When Kristine Godfrey opened All Pets Considered in 1992, it was a little store with a big idea.
And 27 years later, the store has remained a bit of an anomaly in the pet store industry: they don’t sell any pets.
“When we first opened, it was very unusual to not sell live animals,” says Allison Schwartz, general manager. “We’ve never sold animals, and we promote people getting pets from rescues or reputable breeders. Pets shouldn’t be an impulse buy.”
Godfrey had dreamed of opening her own pet store as early as high school when she worked for a pet supply company. After working a few years at other jobs, she finally made the leap and opened the first location of All Pets Considered on Lawndale Drive. The shop moved to its current space on Battleground Avenue in 2000, and has since expanded. They opened a second location on High Point Road near Sedgefield last year.
“When she started the store, her mission was to provide pet parents with premium pet nutrition and higher-end pet supplies,” says Schwartz. “She wanted them to have a pet store they could trust. And this was before the days of PetSmart or Petco.”
All Pets Considered carries a wide assortment of premium and natural foods for everything from rabbits to dogs. Shoppers won’t find the usual grocery store brands there, as every line they carry is carefully selected for quality and nutrition.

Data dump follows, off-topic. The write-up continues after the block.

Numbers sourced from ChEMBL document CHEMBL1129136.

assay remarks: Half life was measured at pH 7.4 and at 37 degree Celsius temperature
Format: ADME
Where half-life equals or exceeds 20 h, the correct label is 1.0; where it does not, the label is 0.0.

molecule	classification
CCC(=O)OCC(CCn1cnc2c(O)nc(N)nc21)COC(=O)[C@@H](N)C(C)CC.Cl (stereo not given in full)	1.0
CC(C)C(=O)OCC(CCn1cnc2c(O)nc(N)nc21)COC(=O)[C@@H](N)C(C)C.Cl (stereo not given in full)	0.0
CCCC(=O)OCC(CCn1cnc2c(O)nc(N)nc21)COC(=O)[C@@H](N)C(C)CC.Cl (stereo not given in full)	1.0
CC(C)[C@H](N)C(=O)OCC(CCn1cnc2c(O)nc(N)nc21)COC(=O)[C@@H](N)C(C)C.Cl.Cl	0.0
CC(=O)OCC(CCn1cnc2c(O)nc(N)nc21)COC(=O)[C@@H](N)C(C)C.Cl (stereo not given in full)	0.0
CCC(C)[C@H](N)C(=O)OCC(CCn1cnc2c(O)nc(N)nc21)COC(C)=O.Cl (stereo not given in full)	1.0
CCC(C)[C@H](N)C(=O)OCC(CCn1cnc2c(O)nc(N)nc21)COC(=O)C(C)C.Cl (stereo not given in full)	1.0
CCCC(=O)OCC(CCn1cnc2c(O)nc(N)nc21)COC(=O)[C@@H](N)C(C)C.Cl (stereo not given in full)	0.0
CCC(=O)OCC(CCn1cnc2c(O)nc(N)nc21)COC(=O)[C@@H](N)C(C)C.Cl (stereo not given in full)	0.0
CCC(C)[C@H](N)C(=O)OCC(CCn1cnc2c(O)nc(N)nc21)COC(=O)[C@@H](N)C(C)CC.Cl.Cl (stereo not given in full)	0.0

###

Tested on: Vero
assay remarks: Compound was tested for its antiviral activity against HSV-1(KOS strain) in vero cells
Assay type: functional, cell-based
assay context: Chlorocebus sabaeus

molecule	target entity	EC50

“We tend to prefer smaller companies because with size, you tend to lose your quality control,” she says. “We also prefer companies that make their own products.”
The stores also offer a variety of natural health aids, including CBD oil for pets, and toys, gear, and even gift items for pet lovers such as T-shirts and yard flags.
Because they don’t sell animals, All Pets Considered partners with a number of local rescues for events to promote animal adoption. In fact, Schwartz also works with a dachshund rescue and came to All Pets Considered first as a customer through her rescue work before joining the staff in 1998.
“The bottom line is how much we love animals,” says Schwartz. “We really want to see a day where many more animals are rescued and aren’t put to sleep in a shelter.”
It’s the love of animals that has fueled the business’ success over the years and allowed them to grow in a retail marketplace that’s increasingly difficult for local, independent stores. That commitment to pets and their owners shows in the products they carry, the knowledge of their staff, and the relationships they build with their customers.
“We frequently say our customers are an extension of our family,” says Schwartz. “When our customers’ pets die, we send sympathy cards and we get upset and sad because they are like losing a family member. Pets are part of the family, and we’re charged with helping keep those family members healthy and happy.”
For more information, visit allpetsconsidered.com.